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Live Music for Charity

Tribute to Freeway

Getting their name from the highway that runs from Edmonton to Calgary, Southbound Freeway formed in 1966 with two brothers, Richard and Dwayne Osepchuk starting up a new band. They took guitars, and pulling from local bands they added Ron Turko on keyboards, Gerry Dayle on bass, and Ken Koshelek on drums.

"Wes Dakus and Barry Allen were looking for a group for Barry to continue his career with. They liked our sound and the solid harmonies, and we had a meeting for Barry and Wes for Barry to join the band, since Wes was retiring from playing bass and retiring The Rebels," Dwayne Osepchuk explained in an interview with "At the time Barry had told us that he got a letter from Bob Burns asking if he would join The Guess Who. Wes, Barry and Randy Bachman were good friends at the time, as well as playing double bandstands together, but Barry told them he was joining Southbound Freeway instead."

Singles released were 'Dead End Street' with the B side 'Something Better', and both can be found on the album 'Direct From the Rainbow Ballroom.'

A local contest that Southbound Freeway won entered them into a competition August 1967 in Forest Hills, New York - The VOX Battle For Stardom prior to a concert by The Doors and Simon & Garfunkel. They also appeared on the TV shows 'Let's Go' and 'Music Hop'.

Brad Carlson replaced Dayle and Turko, Canadian & US tours were steady with them sometimes appearing as one half of a double bill with Allen's other backup band at the time, Coloured Rain. Carlson eventually left with Barry Allen to form Purple Haze in Montreal. A swap with L'il Davey Peters and Daisy Hill Puppy Farm brought Mo Boyer and keyboardist & singer Mavis McCauley to Freeway. "Back then, women in rock bands were almost an anomoly. That was especially true if they could actually play an instrument," McCauley said when interviewed by Before eventually leaving for her solo career, McCauley recorded a cover of Steve Miller's "Roll With It" with the B side of "Don't Go Cryin' written by McCauley and featuring her on lead vocals. Mary Saxton joined for a short time and with the recording name 'The Rising Sun' which featured Saxton and the return of Barry Allen, Southbound Freeway released a cover of "Born To Be Wild".

Soon after, with shortening the band name to The Freeway, with Thomas "Bob" Alexander and keyboardist Wayne Schnieder. joining the band, Freeway recorded in San Francisco at Wally Heider's recording studio. They released the single 'Right Now Good Vibrations' with 'You Don't Have To Be' as the B side in 1972.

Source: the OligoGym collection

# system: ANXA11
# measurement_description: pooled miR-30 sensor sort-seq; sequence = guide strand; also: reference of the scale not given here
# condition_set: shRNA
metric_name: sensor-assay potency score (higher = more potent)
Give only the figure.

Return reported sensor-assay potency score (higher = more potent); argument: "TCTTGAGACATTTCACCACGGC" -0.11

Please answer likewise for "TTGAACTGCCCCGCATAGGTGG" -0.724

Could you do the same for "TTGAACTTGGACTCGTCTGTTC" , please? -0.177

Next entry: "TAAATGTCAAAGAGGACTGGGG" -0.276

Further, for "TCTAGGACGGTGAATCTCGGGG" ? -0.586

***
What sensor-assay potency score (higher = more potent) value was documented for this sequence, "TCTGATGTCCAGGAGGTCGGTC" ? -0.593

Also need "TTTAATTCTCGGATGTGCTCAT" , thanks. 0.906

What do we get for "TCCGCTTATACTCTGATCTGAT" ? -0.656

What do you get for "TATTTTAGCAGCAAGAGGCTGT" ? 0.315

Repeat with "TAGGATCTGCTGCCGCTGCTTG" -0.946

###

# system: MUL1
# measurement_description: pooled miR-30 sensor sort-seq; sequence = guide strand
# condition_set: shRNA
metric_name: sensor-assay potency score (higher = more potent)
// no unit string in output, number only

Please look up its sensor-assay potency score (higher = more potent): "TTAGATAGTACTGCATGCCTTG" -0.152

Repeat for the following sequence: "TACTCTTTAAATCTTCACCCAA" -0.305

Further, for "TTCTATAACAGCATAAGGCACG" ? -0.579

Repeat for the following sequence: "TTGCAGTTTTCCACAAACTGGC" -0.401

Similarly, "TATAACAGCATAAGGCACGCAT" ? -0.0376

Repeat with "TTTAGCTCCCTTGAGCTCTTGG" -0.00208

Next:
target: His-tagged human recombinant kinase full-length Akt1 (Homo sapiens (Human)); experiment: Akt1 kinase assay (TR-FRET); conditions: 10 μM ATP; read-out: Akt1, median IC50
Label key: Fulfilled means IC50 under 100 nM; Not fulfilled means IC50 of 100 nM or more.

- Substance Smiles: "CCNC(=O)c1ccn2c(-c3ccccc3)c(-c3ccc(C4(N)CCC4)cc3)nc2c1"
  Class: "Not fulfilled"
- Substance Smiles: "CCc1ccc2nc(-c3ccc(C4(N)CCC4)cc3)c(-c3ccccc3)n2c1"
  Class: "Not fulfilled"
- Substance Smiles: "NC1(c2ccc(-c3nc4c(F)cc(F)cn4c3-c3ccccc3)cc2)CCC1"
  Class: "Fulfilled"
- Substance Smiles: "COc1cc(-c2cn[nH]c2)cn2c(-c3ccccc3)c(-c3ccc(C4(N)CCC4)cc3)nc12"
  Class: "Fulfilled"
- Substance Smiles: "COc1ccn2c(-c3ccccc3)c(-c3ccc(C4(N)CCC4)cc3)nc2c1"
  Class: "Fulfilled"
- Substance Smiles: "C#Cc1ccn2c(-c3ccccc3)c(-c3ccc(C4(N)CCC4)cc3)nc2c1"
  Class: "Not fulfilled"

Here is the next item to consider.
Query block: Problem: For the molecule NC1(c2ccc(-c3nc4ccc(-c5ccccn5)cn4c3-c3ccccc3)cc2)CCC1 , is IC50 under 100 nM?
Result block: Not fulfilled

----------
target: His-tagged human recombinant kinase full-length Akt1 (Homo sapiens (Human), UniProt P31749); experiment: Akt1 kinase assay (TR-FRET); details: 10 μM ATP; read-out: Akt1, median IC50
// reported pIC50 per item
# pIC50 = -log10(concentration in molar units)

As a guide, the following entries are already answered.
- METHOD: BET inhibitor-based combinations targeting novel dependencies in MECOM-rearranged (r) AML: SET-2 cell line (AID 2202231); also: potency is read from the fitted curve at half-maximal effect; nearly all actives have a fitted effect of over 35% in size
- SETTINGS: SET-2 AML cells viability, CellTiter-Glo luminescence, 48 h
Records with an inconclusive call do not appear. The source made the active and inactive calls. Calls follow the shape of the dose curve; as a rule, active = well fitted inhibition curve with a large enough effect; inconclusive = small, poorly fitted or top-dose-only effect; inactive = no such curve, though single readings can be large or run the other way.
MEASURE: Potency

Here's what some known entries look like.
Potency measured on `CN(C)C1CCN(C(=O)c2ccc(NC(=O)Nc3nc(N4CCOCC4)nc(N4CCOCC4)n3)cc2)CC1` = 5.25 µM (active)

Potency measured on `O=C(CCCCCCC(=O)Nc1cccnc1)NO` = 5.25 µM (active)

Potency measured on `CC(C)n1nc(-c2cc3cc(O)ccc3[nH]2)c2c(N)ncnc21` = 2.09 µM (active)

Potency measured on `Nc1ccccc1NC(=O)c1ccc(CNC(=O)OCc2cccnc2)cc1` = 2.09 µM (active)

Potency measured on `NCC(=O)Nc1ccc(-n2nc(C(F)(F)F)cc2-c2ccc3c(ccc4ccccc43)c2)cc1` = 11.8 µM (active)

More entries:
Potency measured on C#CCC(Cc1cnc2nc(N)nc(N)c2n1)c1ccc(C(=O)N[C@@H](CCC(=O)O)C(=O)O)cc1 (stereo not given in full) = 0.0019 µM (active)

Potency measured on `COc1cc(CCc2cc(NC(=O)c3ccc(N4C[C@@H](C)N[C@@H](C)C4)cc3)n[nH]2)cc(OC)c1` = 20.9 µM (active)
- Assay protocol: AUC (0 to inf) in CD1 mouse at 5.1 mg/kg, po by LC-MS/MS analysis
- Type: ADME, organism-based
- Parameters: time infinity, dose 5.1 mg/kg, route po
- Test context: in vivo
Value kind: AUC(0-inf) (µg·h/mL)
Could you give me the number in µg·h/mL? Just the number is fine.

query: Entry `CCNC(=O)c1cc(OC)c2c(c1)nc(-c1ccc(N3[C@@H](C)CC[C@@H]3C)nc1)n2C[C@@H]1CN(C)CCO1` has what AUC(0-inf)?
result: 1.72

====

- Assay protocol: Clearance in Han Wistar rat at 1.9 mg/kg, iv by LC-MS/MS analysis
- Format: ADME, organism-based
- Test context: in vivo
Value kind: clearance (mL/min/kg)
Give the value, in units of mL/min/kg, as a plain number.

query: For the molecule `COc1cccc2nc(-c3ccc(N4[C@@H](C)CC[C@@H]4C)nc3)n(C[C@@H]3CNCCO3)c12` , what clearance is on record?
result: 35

The band disbanded in 1976. They reunited in 1988 and again a year later for the Rock & Roll Reunions held in Edmonton.

Southbound Freeway tracks are featured on the album 'From Canada To Clovis.'


Thomas Alexander Original member of Freeway, guested with Big Shot 2015 Play It Forward

Thomas Alexander aka Bob Alexander began his career playing with The Patchwork Quilt in 1968 to being in Edmonton's first Funk band The Key, rocking with Southbound Freeway, and more recently his solo works.

Thomas talked about what it was like playing in Edmonton in the 1970's and 1980's and his favorite live gig and the musicians he worked with when he CO-HOSTED CJSR'S THE SHOEBOX AS PART OF LEGENDS OF THE EDMONTON MUSIC SCENE SERIES!

Thomas Alexander was born in Winnipeg, Manitoba in a taxi cab outside the St. Boniface Hospital. He was suppose to be named Robert Thomas Alexander. However his birth certificate only had Thomas Alexander. He used his first name Robert (Bob) during his career. In 1955, at the age of six, he moved with his parents to Edmonton.

Thomas was inspired by such musical legends as Jimi Hendrix, Stevie Wonder, Aretha Franklin, Billy Eckstine, and Ella Fitzgerald. His father, a music lover, named Thomas’s brother after Duke Ellington. With music in his blood, Thomas started singing with the band The Patchwork Quilt at the age of 19 in 1968.

The Patchwork Quilt eventually became The Key. The Key, with its brass section, rivalled the popular Brass Drops band in which LeVero Carter played and also the popular horn band Privledge. The Key was the first funk group in Edmonton and played all over Alberta, drawing from a repertoire that included the music of other funk groups like Sly and the Family Stone, The Buddy Miles Express, Cold Blood, and Tower of Power. Unfortunately, the size of the band made travelling difficult, and the group eventually fell into financial difficulties and broke up.

Several of The Key’s band members joined the rock band The Southbound Freeway and Thomas would also join the band when he replaced the prior lead singer. The group toured Canada and the United States. They eventually recorded an album in San Francisco and, in 1973, released the single 'Right Now Good Vibrations', produced by Mavis McCauley Vaugeois and Wes Dakus. Thomas played with Southbound Freeway from 1971 to 1973 and also in 1975. Richard Osepchuk who played in Southbound Freeway with Thomas Said that “Bob Alexander was a treat to play with”.